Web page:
I busy myself with clothes and furs…and talk about them so as to give no hint of asceticism. How afraid the world is of suffering and penance, and how carefully I must hide both of these as much as possible! My friendliness and love will, with God’s help, draw hearts to him who is so good; my sufferings will accomplish his conquest of them; my prayers will give them to him. Or rather, it is God who will do this blessed work of conversion and sanctification through my prayers, my trials, and my simple efforts at charity.

My Savior,  I am all alone spiritually, as you know. You know, too, how I suffer from the hostility or indifference of certain persons. I think that is why you have done so much for me and given me so much in your goodness. And now with your gentle gaze you are dispersing the clouds that in these last months have so often overshadowed me. You are kindling my heart again after leaving it in painful dryness; you are chasing away the darkness and the confusion. Thank you, my beloved Savior, my God! I know that sorrow will return, for effort and struggle are your will for us. Your love has conquered, and I know that you will not abandon me and that deep peace will remain with me. To love during the storm is very consoling, and my love grows stronger after each sorrow, each setback. Complete abandonment to you, offering my heart and my life in your service.

Janet Ruffing, Elisabeth Leseur: Selected Writings, Paulist Press, 2005

September, 2017

September 25, 1899

“No one knows what goes on in the depths of our souls. To sense God near, to meditate, to pray, to gather our thoughts so as to reflect on them more deeply, that is to live the inner life, and this interior life is the greatest joy. Such inspiring thoughts and ardent desires and generous resolutions, however, should be translated into action, for we are in the midst of life and a great task awaits us. This is the time for painful effort. We must tear ourselves apart, give up thought for reality, face action, know that we will either not be understood at all or completely misunderstood, and that we will perhaps suffer at human hands for having willed the good of humanity. We must already have drawn from God an incomparable strength, and armed our hearts with patience and love, in order to undertake day by day and hour by hour the work that belongs to all Christians; the moral and material salvation of our brothers and sisters.”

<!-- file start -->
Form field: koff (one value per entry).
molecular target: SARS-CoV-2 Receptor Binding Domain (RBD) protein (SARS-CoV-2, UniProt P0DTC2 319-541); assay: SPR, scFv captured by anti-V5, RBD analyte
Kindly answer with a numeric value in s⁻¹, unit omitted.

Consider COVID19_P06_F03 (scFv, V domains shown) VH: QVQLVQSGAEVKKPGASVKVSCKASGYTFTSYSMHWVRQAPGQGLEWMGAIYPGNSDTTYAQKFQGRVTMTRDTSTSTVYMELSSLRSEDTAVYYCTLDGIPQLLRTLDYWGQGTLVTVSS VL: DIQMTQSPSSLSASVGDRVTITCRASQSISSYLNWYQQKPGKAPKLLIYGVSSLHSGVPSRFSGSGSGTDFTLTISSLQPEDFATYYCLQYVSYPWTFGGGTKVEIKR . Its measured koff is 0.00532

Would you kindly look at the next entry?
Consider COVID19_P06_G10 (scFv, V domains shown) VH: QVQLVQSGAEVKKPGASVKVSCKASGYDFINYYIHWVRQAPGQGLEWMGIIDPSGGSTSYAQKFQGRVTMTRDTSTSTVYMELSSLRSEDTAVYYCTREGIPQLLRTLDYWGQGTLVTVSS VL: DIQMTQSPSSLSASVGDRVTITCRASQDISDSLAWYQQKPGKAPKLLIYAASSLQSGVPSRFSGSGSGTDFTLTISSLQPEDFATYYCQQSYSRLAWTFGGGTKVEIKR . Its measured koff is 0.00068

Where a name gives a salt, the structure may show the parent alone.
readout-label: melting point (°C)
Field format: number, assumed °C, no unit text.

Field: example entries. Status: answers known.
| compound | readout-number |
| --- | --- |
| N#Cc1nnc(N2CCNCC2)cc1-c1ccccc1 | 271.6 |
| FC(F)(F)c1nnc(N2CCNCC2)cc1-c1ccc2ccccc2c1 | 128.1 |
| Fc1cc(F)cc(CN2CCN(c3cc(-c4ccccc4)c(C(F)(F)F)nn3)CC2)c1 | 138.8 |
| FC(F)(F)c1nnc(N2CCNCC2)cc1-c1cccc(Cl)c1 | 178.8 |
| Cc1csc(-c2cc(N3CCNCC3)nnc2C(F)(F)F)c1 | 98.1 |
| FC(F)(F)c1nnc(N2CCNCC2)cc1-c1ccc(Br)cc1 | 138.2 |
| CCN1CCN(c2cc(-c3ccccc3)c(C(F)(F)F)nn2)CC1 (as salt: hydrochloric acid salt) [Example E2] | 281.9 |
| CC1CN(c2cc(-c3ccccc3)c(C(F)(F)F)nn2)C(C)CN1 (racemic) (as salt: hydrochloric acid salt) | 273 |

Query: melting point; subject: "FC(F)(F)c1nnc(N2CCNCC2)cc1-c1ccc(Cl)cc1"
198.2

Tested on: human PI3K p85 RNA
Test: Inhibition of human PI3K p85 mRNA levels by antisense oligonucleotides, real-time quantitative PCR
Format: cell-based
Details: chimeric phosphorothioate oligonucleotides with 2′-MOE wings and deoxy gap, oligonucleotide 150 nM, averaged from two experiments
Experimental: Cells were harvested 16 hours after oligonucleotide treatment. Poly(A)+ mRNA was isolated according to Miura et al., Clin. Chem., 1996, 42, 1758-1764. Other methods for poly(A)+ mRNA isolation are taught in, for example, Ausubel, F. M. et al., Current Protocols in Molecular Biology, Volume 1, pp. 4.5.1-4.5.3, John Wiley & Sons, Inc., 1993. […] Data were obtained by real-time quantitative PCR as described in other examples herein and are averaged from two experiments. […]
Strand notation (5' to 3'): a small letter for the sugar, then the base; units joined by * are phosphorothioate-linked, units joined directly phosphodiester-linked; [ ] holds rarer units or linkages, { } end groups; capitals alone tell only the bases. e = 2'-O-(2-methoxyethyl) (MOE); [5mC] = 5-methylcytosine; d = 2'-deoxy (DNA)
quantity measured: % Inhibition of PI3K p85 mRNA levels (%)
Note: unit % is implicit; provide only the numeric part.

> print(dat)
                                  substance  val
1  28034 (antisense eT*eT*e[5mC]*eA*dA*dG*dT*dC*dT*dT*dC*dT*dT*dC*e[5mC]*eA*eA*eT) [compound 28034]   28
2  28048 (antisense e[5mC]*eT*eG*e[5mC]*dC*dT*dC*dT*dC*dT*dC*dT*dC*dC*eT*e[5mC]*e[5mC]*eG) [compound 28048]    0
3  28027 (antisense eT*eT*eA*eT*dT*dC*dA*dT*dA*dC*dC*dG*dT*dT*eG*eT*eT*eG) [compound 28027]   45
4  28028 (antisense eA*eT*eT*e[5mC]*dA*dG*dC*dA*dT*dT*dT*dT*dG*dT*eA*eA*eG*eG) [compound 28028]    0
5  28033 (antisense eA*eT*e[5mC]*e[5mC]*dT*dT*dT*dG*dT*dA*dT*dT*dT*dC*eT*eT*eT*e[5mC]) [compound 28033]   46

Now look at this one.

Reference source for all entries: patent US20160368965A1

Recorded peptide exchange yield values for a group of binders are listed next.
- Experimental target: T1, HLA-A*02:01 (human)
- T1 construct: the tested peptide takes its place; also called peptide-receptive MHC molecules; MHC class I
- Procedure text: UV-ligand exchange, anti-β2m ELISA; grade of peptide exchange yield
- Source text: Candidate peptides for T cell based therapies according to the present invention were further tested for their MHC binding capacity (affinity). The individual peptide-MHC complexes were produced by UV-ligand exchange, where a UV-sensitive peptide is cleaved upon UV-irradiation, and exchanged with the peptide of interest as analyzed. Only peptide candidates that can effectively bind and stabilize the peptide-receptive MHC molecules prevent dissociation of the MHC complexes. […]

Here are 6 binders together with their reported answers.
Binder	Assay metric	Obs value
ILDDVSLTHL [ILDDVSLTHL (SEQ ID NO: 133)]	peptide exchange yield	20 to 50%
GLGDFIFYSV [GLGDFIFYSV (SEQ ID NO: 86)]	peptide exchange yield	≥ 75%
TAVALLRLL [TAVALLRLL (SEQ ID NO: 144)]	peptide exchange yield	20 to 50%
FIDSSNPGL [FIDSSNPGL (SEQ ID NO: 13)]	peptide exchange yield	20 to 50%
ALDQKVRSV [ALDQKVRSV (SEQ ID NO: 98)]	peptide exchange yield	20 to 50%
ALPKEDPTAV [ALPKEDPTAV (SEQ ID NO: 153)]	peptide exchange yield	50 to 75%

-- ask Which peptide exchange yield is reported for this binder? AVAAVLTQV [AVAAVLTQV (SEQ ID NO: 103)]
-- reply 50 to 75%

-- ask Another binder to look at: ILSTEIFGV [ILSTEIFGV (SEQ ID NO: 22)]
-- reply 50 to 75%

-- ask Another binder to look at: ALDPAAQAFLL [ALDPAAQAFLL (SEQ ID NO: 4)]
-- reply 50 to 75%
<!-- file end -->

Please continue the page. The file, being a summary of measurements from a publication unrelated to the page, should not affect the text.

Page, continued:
Janet Ruffing, Elisabeth Leseur: Selected Writings, Paulist Press, 2005

August, 2017

As summer comes to an end and our friends and family prepare for a new school year, I choose this small reflection from Elisabeth’s Spiritual Journal. She gently reminds us that as we all answer the call to our life’s work, we do it with joy and out of love for Christ.

October 7, 1912

“To be always ready to obey the inner call of this gentle Jesus to action or to suffering, or to eternity, too, when he wills, and to reply always with joy and generosity, ‘Here I am, Lord, ready to do your will.’ … I wait and, like the worker who does not know when he or she will receive the final reward, I want in the meantime to fulfill my responsibilities radiantly and peacefully solely for the love of him who has done everything for me.”

Janet Ruffing, Elisabeth Leseur: Selected Writings, Paulist Press, 2005

July, 2017

Prayer to Ask of God the Virtue of Hope

“My God, who hast allowed us human hopes, but who alone bestowest Christian and supernatural hope, grant, I beseech Thee, by Thy grace, this virtue to my soul, to the souls of all I love, and to all Christian souls.  Let it enlighten and transform our lives, our sufferings, and even our death, and let it uphold in us, through the disappointment and sadness of each day, an inner strength and unalterable serenity.”

Elisabeth Leseur, written at the request of her sister